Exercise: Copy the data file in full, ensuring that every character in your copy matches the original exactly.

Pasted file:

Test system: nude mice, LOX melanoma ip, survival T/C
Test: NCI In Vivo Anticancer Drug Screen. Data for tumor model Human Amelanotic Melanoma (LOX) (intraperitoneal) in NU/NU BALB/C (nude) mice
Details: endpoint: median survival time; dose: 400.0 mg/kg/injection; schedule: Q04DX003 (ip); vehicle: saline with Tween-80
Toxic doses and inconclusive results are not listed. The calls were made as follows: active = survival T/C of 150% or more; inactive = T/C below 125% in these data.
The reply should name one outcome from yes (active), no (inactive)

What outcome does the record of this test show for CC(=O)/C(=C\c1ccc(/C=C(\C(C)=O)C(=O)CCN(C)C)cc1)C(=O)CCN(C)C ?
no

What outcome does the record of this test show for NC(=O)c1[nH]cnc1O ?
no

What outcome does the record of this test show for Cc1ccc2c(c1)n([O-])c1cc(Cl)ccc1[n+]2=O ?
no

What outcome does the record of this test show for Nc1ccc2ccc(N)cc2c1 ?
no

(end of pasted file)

Test system: nude mice, LOX melanoma ip, survival T/C
Test: NCI In Vivo Anticancer Drug Screen. Data for tumor model Human Amelanotic Melanoma (LOX) (intraperitoneal) in NU/NU BALB/C (nude) mice
Details: endpoint: median survival time; dose: 400.0 mg/kg/injection; schedule: Q04DX003 (ip); vehicle: saline with Tween-80
Toxic doses and inconclusive results are not listed. The calls were made as follows: active = survival T/C of 150% or more; inactive = T/C below 125% in these data.
The reply should name one outcome from yes (active), no (inactive)

What outcome does the record of this test show for CC(=O)/C(=C\c1ccc(/C=C(\C(C)=O)C(=O)CCN(C)C)cc1)C(=O)CCN(C)C ?
no

What outcome does the record of this test show for NC(=O)c1[nH]cnc1O ?
no

What outcome does the record of this test show for Cc1ccc2c(c1)n([O-])c1cc(Cl)ccc1[n+]2=O ?
no

What outcome does the record of this test show for Nc1ccc2ccc(N)cc2c1 ?
no